It will leave the N of the bar magnet and slowly follow the classic curve shape of the field lines round a bar magnet, arriving at the S end. It floats 'away from' the N end (North North East direction) to start with and moves as if by magic. I reckon that beats the iron filings demo any day. You can buy strong bar magnets these days so the experiment can easily be done at home. It will impress family and friends at Christmas and you can fool people that Isolated North Poles Exist, too!

256bits, NascentOxygen, berkeman and 1 other person
anorlunda said:
It is good that you're curious. But there are ways to do experiments without the risk of injury.

First, AC current reverses the magnetic field each cycle. You need a DC current.

130 amps DC current is too much to do safely.

Why not use a permanent magnet and iron filings? That shows the same field lines that an electromagnet would. There is nothing additional you could learn about field lined using an electromagnet.

Are you working at home alone, or in a laboratory working with other people and a supervisor?
Hi anorlunda, thanks for the advise and caution.

I am working from home unsupervised however I feel I am competent to perform basic tests and measurements safely. I have various control measures in place that reduce the level of risk to a level I feel acceptable. I understand that safety is paramount when exploring the effects of electricity and I do not take this lightly.

However, if a DC current will be required then I will use a extra low voltage battery of some description!

Many thanks!

berkeman said:
Welcome to the PF.

You don't need 130A to see these effects. This YouTube video uses about 5A at a couple of volts to get some great effects. Stick with small C-D size batteries for much safer experiments until you learn a lot more about electrical and battery safety, please. And stay curious!

Excellent video, that's what I'm after.

berkeman
sophiecentaur said:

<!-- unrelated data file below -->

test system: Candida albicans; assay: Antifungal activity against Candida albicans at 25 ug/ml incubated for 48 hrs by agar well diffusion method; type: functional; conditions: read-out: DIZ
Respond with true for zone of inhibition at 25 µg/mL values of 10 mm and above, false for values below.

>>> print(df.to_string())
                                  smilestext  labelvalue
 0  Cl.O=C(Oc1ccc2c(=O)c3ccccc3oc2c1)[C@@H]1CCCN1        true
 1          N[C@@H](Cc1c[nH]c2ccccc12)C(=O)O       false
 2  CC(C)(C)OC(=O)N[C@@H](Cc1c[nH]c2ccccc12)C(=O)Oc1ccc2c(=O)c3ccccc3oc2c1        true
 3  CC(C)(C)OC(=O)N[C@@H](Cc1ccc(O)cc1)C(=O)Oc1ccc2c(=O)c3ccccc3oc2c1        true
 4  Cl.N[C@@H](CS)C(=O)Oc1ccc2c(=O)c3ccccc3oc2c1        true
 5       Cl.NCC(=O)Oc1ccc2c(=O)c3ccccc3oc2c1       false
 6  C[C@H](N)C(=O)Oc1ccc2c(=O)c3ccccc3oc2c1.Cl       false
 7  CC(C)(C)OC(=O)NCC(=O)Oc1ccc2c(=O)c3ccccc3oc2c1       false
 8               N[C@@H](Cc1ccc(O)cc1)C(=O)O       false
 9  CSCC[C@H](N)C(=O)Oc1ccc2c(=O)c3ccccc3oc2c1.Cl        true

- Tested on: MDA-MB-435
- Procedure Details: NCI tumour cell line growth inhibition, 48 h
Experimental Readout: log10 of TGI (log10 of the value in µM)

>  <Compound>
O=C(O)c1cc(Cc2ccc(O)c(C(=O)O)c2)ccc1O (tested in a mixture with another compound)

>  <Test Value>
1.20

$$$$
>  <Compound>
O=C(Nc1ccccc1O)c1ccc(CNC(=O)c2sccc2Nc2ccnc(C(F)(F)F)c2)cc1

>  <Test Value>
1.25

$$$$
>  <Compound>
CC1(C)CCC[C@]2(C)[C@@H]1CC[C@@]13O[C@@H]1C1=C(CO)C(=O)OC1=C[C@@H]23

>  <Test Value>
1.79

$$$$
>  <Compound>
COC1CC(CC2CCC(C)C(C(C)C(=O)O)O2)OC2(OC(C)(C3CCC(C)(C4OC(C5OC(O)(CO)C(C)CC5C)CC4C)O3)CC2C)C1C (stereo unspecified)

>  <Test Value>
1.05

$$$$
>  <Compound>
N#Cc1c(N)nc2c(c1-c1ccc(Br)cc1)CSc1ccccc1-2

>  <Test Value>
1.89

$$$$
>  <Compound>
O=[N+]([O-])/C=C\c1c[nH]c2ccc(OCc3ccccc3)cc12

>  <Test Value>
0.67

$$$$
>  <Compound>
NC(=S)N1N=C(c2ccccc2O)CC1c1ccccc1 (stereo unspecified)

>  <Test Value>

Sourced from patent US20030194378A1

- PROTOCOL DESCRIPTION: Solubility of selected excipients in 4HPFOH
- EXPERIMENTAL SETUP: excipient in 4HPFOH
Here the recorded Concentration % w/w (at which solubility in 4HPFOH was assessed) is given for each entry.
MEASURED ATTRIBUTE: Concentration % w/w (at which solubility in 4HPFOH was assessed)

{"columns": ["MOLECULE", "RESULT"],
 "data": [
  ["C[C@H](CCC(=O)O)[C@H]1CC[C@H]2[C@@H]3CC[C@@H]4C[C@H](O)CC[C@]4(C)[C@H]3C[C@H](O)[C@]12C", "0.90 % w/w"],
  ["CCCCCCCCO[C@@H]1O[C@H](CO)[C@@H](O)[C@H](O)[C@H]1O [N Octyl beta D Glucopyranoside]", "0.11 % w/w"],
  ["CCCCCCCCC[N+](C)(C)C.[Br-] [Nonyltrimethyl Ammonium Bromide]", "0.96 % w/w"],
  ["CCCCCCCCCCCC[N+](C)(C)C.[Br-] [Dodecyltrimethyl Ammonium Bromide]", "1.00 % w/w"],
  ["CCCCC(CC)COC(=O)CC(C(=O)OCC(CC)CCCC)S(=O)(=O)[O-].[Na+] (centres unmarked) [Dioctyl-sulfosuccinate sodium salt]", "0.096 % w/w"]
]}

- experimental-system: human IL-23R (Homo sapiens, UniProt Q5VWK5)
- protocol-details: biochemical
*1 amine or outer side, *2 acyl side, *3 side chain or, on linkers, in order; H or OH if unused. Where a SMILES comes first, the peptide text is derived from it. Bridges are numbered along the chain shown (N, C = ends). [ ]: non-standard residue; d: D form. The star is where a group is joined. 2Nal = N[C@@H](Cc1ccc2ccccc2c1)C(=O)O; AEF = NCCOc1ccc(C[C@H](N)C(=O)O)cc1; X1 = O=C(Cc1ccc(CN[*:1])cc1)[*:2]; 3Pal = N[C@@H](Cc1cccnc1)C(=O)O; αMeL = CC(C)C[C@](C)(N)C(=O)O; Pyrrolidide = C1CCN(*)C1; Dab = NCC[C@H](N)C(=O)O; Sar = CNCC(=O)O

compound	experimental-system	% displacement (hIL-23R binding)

Take one school definition of a magnetic line of force: "The path that an isolated North Pole would take"

I have done the following demo and it is really impressive for such a simple setup.
Take a plastic bucket full of water.
Take a bar magnet and clamp it horizontally on the water surface in the middle.
Take another long magnetised steel rod (stroking method works well) floating vertically through a cork at its N end. The N end acts just like an isolated pole. The S end is affected by the bar magnet but gravity keeps the rod almost vertical.

It will leave the N of the bar magnet and slowly follow the classic curve shape of the field lines round a bar magnet, arriving at the S end. It floats 'away from' the N end (North North East direction) to start with and moves as if by magic. I reckon that beats the iron filings demo any day. You can buy strong bar magnets these days so the experiment can easily be done at home. It will impress family and friends at Christmas and you can fool people that Isolated North Poles Exist, too!
Oh excellent that sounds like a gooden'

Thanks for that, I'll give that ago!

berkeman

## 1. What materials do I need for this experiment?

To see magnetic lines of force, you will need a bar magnet, iron filings, a piece of paper, and a shallow dish or tray.

## 2. How do I set up the experiment?

Place the bar magnet on the piece of paper and sprinkle iron filings around it. Then, gently tap the paper to evenly distribute the filings. Place the paper on the shallow dish or tray to catch any filings that fall off.

## 3. What will I observe during the experiment?

You will see the iron filings aligning themselves along the magnetic lines of force, creating a pattern that resembles the shape of the magnet.

## 4. Can I use any type of magnet for this experiment?

Yes, you can use any type of magnet, but the stronger the magnet, the more visible the magnetic lines of force will be.

## 5. Is this experiment safe to do at home?

Yes, this experiment is safe as long as proper precautions are taken. Keep the magnet away from electronic devices, and make sure to clean up any spilled iron filings to avoid ingestion.